The coronavirus rages on in South Korea, as Samsung Display rival LG Display shuts down a phone screen factory in Gumi due to coronavirus.
LG shuts down phone screen factory due to coronavirus
The factory in question was shut down because of a confirmed case of the disease at a bank right beside the factory. A bank employee has tested positive for COVID-19, leading LG to take precautions to prevent the spread of the disease to its factory workers.
Gumi factory shutdown: Deja Vu
LG's Gumi factory for phone screens is not the first plant in Gumi, South Korea to shut down. In fact, it's the second. The first was LG rival Samsung Electronics, who had a confirmed case in its factory in the same city one week ago. An employee at Samsung's Gumi plant tested positive for coronavirus. Initially, Samsung said it would shut down the floor where the employee worked. Later, Samsung decided it would not shut down the factory until February 25th but, instead, would sanitize the floor and warn its employees about covering their mouths and wearing face masks. The company did shut down the factory for two days for disinfection, but that was all.
Unfortunately, Samsung has now reported a second coronavirus case in about a week. As of yesterday evening, Samsung is now confirming that a second employee tested positive for coronavirus. The Gumi plant will be shut down from March 1st through March 3rd.
The second coronavirus-positive employee works in the business division where Samsung crafts devices such as the Galaxy Z Flip and the Galaxy Fold. The assembly line the worker was on will be closed until next week. The floor he worked on will reopen after March 3rd.
A third person at Samsung's Giheung semiconductor plant has tested positive for coronavirus, though that individual is a cafeteria partner and not a Samsung employee.
The bigger picture: coronavirus in South Korea
LG and Samsung factory shutdowns are indicative of the bigger, much more tragic, picture in South Korea. Coronavirus rages on there, as South Korea is the disease's largest populace outside of China itself. As of today, there are 4,212 cases of coronavirus, with a new 476 cases overnight. 22 South Korean residents have died of coronavirus so far.
Despite LG's slogan, life is not all that good for LG or South Korea at this point.
Coronavirus impact on South Korea, LG's hometown
LG Display is LG Electronics' display division. The subsidiary is responsible for manufacturing LG smartphone displays. While the LG Display factory is shut down, phone screens aren't being made. The result is that phone screens could be in high demand with low quantities if coronavirus continues to rage in the city of Gumi. Samsung has had three confirmed cases in that same city. Though LG hasn't yet reported a case of one of its employees, a bank employee who passes by the plant is enough to lead to a confirmed case later on this week, for example.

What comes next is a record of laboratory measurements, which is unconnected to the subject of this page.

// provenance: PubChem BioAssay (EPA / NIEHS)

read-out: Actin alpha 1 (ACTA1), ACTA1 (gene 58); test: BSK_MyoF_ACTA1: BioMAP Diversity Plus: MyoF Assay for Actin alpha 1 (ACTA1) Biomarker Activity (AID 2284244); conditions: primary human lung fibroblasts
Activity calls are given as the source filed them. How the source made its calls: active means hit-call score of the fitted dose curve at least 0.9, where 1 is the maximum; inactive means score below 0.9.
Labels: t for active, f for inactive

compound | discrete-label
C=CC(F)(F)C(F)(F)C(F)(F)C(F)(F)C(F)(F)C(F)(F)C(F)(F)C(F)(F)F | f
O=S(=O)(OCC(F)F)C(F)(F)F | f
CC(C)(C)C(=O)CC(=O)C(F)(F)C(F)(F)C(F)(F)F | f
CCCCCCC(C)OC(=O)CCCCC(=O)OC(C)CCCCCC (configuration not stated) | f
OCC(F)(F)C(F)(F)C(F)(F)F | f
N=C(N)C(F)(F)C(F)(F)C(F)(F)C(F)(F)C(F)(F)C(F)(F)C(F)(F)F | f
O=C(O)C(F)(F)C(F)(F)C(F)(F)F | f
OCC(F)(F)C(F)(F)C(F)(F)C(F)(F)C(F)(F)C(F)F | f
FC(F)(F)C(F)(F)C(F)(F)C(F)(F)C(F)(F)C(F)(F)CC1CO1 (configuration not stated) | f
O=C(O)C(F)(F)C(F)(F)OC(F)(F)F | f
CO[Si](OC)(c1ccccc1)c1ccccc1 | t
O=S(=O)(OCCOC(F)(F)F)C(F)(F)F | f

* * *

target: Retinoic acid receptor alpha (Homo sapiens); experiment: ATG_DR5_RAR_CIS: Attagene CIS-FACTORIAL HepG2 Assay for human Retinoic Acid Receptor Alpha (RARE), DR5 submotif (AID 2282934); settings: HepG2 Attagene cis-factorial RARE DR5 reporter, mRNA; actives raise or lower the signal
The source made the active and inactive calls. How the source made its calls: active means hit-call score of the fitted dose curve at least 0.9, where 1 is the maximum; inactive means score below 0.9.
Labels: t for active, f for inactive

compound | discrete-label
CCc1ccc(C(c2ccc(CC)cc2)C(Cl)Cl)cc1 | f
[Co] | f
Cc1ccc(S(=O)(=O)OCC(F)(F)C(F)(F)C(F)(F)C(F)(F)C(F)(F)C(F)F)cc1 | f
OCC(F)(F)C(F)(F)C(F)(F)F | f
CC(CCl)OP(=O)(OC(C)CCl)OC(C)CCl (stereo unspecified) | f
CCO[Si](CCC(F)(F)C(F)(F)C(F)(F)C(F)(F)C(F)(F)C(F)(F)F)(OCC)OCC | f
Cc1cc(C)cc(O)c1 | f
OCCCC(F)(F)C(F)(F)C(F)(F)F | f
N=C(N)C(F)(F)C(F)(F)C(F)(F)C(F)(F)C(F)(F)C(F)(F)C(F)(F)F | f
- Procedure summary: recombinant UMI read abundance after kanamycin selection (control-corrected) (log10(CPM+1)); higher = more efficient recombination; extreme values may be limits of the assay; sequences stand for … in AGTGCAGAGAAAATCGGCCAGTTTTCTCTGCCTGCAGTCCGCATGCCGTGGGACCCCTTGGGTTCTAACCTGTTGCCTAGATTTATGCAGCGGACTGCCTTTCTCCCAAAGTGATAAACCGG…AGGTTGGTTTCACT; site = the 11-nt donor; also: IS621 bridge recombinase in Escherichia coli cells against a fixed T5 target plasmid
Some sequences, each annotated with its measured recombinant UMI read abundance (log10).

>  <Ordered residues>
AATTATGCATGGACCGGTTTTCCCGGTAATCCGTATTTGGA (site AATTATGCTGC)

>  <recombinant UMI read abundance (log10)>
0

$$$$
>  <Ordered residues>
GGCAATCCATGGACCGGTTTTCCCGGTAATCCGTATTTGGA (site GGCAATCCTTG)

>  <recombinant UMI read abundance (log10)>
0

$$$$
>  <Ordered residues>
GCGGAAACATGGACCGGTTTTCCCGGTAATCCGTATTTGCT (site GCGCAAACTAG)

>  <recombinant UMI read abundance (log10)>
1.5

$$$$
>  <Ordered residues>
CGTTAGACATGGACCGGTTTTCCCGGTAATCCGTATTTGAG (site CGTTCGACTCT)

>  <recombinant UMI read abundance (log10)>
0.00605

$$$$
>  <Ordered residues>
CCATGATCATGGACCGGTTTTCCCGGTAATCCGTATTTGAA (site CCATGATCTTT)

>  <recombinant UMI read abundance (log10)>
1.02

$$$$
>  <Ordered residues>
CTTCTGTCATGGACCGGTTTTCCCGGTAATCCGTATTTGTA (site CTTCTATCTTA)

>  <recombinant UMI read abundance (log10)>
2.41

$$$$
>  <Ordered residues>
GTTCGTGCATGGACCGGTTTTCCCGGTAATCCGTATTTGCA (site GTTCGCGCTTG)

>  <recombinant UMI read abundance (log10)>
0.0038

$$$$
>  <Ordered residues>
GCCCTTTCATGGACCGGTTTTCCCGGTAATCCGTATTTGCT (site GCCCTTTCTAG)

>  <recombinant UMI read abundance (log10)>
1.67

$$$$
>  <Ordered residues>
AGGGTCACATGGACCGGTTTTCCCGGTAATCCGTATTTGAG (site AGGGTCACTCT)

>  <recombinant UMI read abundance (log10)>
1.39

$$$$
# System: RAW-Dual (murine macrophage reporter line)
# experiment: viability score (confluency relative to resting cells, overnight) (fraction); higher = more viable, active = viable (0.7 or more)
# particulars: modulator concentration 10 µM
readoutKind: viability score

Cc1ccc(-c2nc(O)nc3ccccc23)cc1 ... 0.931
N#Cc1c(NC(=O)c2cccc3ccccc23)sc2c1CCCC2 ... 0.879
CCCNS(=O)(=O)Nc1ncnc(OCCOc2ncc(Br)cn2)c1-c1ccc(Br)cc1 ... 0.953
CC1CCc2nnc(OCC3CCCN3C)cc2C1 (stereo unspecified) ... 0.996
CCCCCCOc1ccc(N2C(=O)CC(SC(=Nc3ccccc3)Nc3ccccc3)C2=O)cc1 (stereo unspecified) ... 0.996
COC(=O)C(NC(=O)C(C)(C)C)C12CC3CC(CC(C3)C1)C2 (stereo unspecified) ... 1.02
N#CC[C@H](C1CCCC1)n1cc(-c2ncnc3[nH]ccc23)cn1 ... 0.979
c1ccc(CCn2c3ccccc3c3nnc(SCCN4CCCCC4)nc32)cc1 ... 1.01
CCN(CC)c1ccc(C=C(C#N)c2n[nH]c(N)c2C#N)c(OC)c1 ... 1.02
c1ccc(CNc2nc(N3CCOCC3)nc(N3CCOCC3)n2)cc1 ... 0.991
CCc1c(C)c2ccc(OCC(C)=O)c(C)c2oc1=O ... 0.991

As for South Korea, it stands to lose billions of dollars behind coronavirus. With so many cases of coronavirus on the rise, it stands to reason that at some point, factory employees will encounter the disease, too. Samsung's Gumi complex makes phones for the domestic market (South Korea). To shut down the plant indefinitely seems to be inevitable at this point. It's really just a matter of when.
LG doesn't have as many factories as Samsung. To shut down its Gumi factory could lead to the loss of lots of money in South Korea. Samsung and LG are the two Android OEMs that give South Korea's economy a large boost in the mobile phone sector. Their financial losses could prove devastating for South Korea unless employees remain free of the sickness and continue to work.
LG, coronavirus, and its impact on the American market
LG Display makes phone screens for its own smartphones as well as for iPhone maker Apple. LG's screen misfortunes result in misfortune for Apple's iPhone display stock as well. And lack of iPhone displays will impact the American market, as Americans won't be able to secure the iPhone(s) they want in a timely manner. Fears of contracting coronavirus through touching smartphone displays may also move some American consumers to "wait it out" another year with their current, aging iPhone. The fear behind "touching coronavirus" remains the top reason why the GSMA canceled Mobile World Congress (MWC) 2020 this year. The MWC 2020 cancellation (which LG bailed on before the cancellation due to coronavirus) is the first in MWC's 33-year history.